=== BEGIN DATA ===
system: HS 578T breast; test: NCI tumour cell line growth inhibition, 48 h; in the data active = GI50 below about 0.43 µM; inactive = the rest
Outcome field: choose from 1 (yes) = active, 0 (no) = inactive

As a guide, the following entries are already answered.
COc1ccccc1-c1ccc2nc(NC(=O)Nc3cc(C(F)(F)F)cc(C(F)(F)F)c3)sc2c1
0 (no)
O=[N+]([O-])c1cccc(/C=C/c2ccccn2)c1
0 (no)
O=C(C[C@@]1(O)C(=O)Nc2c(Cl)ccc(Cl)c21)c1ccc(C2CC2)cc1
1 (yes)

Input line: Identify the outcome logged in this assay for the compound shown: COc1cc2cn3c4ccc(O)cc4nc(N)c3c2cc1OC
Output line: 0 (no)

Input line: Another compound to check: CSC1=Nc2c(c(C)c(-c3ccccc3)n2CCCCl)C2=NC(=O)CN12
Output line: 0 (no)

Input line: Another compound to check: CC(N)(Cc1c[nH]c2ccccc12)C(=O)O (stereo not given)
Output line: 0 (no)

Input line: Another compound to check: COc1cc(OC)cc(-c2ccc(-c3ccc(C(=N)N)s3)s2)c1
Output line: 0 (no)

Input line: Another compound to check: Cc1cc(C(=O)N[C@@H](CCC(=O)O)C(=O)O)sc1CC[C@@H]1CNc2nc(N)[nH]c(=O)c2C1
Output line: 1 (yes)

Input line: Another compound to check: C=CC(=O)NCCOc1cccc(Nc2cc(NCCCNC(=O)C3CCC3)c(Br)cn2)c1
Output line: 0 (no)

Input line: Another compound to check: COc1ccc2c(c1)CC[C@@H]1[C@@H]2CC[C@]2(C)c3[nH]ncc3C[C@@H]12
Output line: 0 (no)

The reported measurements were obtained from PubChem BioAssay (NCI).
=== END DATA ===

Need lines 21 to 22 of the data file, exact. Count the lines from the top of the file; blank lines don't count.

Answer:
Output line: 0 (no)

Input line: Another compound to check: COc1ccc2c(c1)CC[C@@H]1[C@@H]2CC[C@]2(C)c3[nH]ncc3C[C@@H]12